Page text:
worldwide are carried out using virtual currencies. E.g. Bitcoins have currently less
than 1% of all VISA transactions.
Virtual currencies and crime
Money laundering, drugs and arms
According to a Europol study, virtual currencies are a preferred financial method for
organised crime. According to this study 40% of all criminal-to-criminal transactions
are carried out using virtual currencies. In addition, certain cyber-crime methods, e.g.
the widespread ransomware attacks, have only become possible through virtual cur-
AIT Austrian Institute of Technology has achieved a leading international role in the
field of forensics in virtual currencies, heading multiple national and international pro-
The hash value is calculated for each block by simply trying out an arbitrary number (nonce).
This process requires a great deal of computing power and is referred to as “mining”. The num-
ber of zeros in front of the hash value shows how much computing power was invested in gener-
ating a suitable nonce.
This jeopardize the principle of immutability. If more than 50% of the mining process is con-
trolled, the consensus protocol can be influenced.
jects including: Bitcrime, Virtcrime, Graphsense and Titanium (see the list of refer-
ence projects below). AIT is now able to offer high performance analytical tools to
support law enforcement agencies for the detection of criminal activities and assist in
the prosecution of crimes in the area of virtual currencies.
Cyber-attacks on virtual currency systems
Although virtual currencies are basically protected from alterations and manipulations
through the blockchain technology, they nevertheless remain vulnerable to conven-
tional cyber-attacks. Cyber-attacks on digital currency exchanges, digital wallets, and
user PCs take place irrespective of the blockchain technology being used.
Manipulations in the blockchain
The consensus mechanisms follow differing strategies to prevent illicit manipulation.
The “random” choice of a miner to verify the transactions is a key fundamental prin-
ciple here. However, if more than 50% of the miners collude with one another it is
possible for them to manipulate the blockchain, thus imposing a significant threat.
Blockchain technologies entail a degree of complexity that must be reckoned with.
The real added value in using blockchain technology only exists if a central control
function is replaced by a distributed network of stakeholder. The most prevalent ap-
plication of blockchain technologies today are in the area of virtual currencies. The
replacement of bank functions is one of the most important motivations for the suc-
cess of virtual currencies.
It should be noted that the valuation appreciation of virtual currencies involves a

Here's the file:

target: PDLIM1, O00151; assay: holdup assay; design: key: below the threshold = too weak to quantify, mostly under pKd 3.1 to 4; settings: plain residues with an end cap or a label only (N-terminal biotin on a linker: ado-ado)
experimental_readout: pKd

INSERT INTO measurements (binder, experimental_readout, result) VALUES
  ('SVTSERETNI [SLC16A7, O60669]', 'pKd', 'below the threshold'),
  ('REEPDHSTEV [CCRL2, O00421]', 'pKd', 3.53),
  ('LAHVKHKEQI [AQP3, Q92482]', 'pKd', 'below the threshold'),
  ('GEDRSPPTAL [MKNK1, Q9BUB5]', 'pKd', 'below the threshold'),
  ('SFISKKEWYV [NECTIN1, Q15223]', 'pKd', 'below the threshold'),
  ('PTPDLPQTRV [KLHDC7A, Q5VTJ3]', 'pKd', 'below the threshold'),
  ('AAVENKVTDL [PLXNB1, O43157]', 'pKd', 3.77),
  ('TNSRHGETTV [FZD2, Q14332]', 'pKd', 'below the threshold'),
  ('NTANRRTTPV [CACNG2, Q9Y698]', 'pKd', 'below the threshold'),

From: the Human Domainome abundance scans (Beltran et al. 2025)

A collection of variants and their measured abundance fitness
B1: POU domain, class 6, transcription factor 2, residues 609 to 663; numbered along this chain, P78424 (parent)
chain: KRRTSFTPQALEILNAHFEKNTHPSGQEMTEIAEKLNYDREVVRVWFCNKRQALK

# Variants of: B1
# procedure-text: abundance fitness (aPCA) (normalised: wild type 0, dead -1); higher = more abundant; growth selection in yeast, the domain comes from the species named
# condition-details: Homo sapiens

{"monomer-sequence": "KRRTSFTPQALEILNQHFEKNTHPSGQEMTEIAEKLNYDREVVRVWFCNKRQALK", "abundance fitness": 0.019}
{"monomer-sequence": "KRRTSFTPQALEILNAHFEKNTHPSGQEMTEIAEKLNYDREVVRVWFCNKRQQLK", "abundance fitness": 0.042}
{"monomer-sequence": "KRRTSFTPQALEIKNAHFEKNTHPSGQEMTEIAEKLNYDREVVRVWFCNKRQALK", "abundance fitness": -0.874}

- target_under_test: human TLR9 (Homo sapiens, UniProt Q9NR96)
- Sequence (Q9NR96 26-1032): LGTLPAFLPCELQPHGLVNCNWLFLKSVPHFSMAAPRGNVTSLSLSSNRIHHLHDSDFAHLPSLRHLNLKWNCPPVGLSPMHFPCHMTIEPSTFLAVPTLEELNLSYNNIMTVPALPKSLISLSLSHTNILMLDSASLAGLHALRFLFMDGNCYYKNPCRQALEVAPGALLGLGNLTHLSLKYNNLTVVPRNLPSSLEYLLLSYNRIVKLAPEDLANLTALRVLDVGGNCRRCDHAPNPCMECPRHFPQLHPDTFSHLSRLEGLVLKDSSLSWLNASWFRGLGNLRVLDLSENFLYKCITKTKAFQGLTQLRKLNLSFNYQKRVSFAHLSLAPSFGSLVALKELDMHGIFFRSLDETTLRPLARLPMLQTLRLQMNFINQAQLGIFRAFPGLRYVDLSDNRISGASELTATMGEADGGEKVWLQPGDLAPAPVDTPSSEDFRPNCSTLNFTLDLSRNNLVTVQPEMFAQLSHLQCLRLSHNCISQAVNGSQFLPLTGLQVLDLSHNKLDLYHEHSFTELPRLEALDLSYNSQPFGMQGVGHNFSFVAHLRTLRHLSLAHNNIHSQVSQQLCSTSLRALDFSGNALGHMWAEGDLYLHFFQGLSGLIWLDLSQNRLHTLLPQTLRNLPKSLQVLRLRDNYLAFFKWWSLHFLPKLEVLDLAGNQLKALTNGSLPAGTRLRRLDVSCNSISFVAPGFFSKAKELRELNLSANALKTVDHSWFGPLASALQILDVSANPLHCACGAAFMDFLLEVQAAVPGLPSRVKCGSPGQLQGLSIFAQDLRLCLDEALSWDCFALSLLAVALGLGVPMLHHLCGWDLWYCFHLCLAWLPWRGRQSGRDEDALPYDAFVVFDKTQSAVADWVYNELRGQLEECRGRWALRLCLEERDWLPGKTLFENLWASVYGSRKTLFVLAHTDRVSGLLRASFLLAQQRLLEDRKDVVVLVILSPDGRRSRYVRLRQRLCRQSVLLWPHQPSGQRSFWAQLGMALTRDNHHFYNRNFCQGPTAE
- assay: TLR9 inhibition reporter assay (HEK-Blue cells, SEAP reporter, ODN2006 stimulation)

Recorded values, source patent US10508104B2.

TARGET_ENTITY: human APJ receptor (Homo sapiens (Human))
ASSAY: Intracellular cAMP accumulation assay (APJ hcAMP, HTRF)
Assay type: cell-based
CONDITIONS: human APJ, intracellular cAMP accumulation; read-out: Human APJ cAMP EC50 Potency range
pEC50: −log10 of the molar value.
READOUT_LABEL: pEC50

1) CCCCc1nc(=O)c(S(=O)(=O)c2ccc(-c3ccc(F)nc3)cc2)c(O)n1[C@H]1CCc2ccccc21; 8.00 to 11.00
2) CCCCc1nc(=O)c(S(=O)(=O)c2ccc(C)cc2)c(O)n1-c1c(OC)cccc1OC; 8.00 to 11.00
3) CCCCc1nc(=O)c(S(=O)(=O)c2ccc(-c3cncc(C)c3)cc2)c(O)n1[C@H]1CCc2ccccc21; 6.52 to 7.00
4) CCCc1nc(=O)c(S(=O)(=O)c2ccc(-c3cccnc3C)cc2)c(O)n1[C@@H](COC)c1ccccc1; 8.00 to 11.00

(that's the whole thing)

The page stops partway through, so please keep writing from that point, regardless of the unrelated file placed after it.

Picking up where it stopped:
great deal of speculative gain effects. Furthermore, the business models of mining
must be weighed against both the high value of current Bitcoin prices and the espe-
cially high energy requirements of the technology. The enormous quantity of energy
wasted is generally not taken into consideration, but inspires new business ideas of
many start-ups. These energy consumption-driven business models of the virtual
currency bitcoin cannot really be considered as sustainable business models.
At this time, many aspects of new virtual currencies are not being sufficiently consid-
ered and discussed. In many areas there is a great deal of incomprehension and the
different effects of the technology are currently being accepted without reflection. The
application of blockchain technologies in general, but above all the disruptive effects
of virtual currencies, requires a comprehensive discourse in our society.
(1) Application of Blockchain technologies for commerce and supply chains, AIT
(2) A book about Blockchain and different applications:
(4) Europol 2015 Internet Organized Crime Threat Assessment Report, 2015
• EU H2020 Project TITANIUM Tools for the Investigation of
Transactions in Underground Markets, https://www.titanium-
• KIRAS Project VIRTCRIME tracing criminal transactions in
projekte/detail/d/virtcrime/ (funded by the Austrian security research pro-
• KIRAS Project BITCRIME, http://kiras.at/gefoerderte-
projekte/detail/d/bitcrime/ (funded by the Austrian security
research programme KIRAS)
• Graphsense, http://graphsense.info/ (funded by the Austri-
an ICT for the future research programme)
• Data Market Austria, https://datamarket.at/en, Austrian lighthouse project of
BMVIT (The Data Market Austria Project is creating a Data-Services Ecosys
tem in Austria by advancing technology foundations for secure data markets
and cloud interoperability, and creating an environment encouraging data-
centred innovation) - funded by the Austrian BMVIT.